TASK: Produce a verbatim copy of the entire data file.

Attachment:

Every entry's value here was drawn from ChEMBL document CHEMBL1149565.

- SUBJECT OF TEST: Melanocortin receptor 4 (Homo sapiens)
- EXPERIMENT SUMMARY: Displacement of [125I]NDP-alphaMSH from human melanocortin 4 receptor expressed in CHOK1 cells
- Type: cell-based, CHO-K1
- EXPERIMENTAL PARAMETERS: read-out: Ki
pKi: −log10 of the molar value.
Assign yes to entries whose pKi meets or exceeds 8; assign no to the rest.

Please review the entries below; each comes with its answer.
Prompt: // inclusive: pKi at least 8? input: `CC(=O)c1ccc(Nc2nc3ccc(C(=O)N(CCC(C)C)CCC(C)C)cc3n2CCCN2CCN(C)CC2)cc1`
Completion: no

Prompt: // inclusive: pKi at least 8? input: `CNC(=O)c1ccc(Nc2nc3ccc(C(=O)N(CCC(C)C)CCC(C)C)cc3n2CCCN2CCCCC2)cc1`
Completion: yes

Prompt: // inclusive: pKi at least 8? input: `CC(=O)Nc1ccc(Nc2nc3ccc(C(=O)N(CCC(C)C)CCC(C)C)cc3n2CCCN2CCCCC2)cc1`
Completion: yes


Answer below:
Every entry's value here was drawn from ChEMBL document CHEMBL1149565.

- SUBJECT OF TEST: Melanocortin receptor 4 (Homo sapiens)
- EXPERIMENT SUMMARY: Displacement of [125I]NDP-alphaMSH from human melanocortin 4 receptor expressed in CHOK1 cells
- Type: cell-based, CHO-K1
- EXPERIMENTAL PARAMETERS: read-out: Ki
pKi: −log10 of the molar value.
Assign yes to entries whose pKi meets or exceeds 8; assign no to the rest.

Please review the entries below; each comes with its answer.
Prompt: // inclusive: pKi at least 8? input: `CC(=O)c1ccc(Nc2nc3ccc(C(=O)N(CCC(C)C)CCC(C)C)cc3n2CCCN2CCN(C)CC2)cc1`
Completion: no

Prompt: // inclusive: pKi at least 8? input: `CNC(=O)c1ccc(Nc2nc3ccc(C(=O)N(CCC(C)C)CCC(C)C)cc3n2CCCN2CCCCC2)cc1`
Completion: yes

Prompt: // inclusive: pKi at least 8? input: `CC(=O)Nc1ccc(Nc2nc3ccc(C(=O)N(CCC(C)C)CCC(C)C)cc3n2CCCN2CCCCC2)cc1`
Completion: yes